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Global Warming

Multitasking

Venn DiagramEven my lovely and powerful computer is getting fed up with all the multitasking. When I ask it to let me use Firefox, it rope-a-dopes me — asking, in effect, “Do you really need to use Firefox?  Wouldn’t you be just as happy sticking with your email application?”  I need to click on the little Firefox icon a few more times before the machine grudgingly brings up the browser.

I feel my laptop’s pain (something I’m sure we’ve all experienced, though possibly not on our wedding night): There are so many things I’m trying to do right now that I feel myself approaching a sort of fugue state.

On one of my “tabs” on Firefox is an uploading video that my brother Jake and I made yesterday, alerting our supporters at IndieGoGo.com that we plan to shoot the next installment of our new film, Love & Taxes, next weekend — and gently asking for even more donations.

On another tab is the enewsletter-generating program I use: I plan to send out an eblast to my peeps today about a couple of improvs I’ll be doing (towards an expanded version of my monologue Andy Warhol: Good for the Jews?) in San Francisco over the next two weeks.  (The improvs — each open to a maximum of 15 audience members, so that few will be able to speak of the chaos and disaster — will be on Dec. 21 and 22 at 8 p.m. at The Jewish Theatre San Francsico; call 415.292.1233 to reserve a spot.)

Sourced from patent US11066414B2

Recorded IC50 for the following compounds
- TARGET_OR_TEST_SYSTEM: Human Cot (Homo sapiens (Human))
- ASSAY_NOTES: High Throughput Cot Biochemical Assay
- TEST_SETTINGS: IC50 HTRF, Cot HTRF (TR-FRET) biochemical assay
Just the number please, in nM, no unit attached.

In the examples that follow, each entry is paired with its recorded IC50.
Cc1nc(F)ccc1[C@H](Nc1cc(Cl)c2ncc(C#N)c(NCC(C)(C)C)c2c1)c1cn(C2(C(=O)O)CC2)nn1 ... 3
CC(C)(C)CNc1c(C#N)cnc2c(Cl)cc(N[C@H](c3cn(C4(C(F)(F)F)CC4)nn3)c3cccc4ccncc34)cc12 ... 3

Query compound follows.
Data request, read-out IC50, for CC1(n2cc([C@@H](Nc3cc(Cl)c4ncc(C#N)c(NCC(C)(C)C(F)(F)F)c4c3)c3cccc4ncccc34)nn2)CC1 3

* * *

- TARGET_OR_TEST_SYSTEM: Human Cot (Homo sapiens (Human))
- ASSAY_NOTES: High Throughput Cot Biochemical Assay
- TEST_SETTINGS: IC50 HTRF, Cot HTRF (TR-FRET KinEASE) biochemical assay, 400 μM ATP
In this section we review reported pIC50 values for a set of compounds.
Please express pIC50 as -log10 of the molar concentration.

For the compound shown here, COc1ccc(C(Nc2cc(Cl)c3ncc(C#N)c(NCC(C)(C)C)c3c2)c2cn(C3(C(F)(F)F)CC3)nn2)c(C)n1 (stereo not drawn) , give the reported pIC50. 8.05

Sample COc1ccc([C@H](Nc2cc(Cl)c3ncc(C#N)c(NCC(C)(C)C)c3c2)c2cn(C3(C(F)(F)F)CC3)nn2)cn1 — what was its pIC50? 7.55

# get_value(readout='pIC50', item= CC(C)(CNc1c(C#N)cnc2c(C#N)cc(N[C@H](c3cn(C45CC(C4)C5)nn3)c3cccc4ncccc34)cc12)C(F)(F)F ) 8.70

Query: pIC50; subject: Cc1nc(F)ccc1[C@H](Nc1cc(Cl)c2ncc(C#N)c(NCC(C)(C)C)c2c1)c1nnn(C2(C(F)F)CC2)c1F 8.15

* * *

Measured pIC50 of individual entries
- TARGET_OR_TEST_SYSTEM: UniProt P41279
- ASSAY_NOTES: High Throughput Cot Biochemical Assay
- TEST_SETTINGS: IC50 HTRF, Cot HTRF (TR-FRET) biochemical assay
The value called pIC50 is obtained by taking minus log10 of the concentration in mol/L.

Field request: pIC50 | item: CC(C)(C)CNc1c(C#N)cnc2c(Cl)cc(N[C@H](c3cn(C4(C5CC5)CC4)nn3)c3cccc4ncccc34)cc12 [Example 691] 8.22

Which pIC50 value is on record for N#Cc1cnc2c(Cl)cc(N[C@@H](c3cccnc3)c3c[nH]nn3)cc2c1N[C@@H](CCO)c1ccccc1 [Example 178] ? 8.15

Another tab holds yesterday’s article from the San Francisco Chronicle detailing brother Jake’s ongoing collaboration with Robert Reich on terrific little videos that give simple explanations of complicated policy issues.  At the same time, I keep checking my email for updates regarding an event that Jake and I are trying to put together: me interviewing Reich on stage at the Berkeley Rep in January, and filming it for use as a pilot for our new interview show, Josh Kornbluth Talks to Strangers.

There are also:

  • Word documents with in-progress contracts, a proposed budget for a possible concert film of my show The Mathematics of Change, my running diary of research and thoughts toward the Warhol piece, thoughts toward a future monologue about playing the oboe and spirituality (working title: Practice), notes from my fellow members of the Berkeley Energy Commission toward a report we’re preparing on local control of our energy production (so we can more aggressively fight global warming), and the text of President Obama’s very interesting Nobel Peace Prize acceptance speech.
  • My RSS reader, which offers continually updating summaries of all the items on all the blogs I like to follow — DANGER! WILL SUCK UP ALL ATTENTION IF ALLOWED TO!
  • PDF documents with scenes, notes, and schedules for the Love & Taxes shoot.
  • JPEGs of possible locations for the L&T shoot.
  • A complete script, in “Final Draft” software, of L&T.
  • An audiobook, in iTunes, containing an unabridged recording of a complete history of the Jews (I just started it, but I suspect there may be some suffering).
  • A printer utility warning that I am about to run out of cyan-colored ink — which is actually okay, since (a) I will soon vaporize and thus won’t need to print anything and (b) I have no real idea what color “cyan” is, and suspect that few if any of my documents will need to be tinted cyan.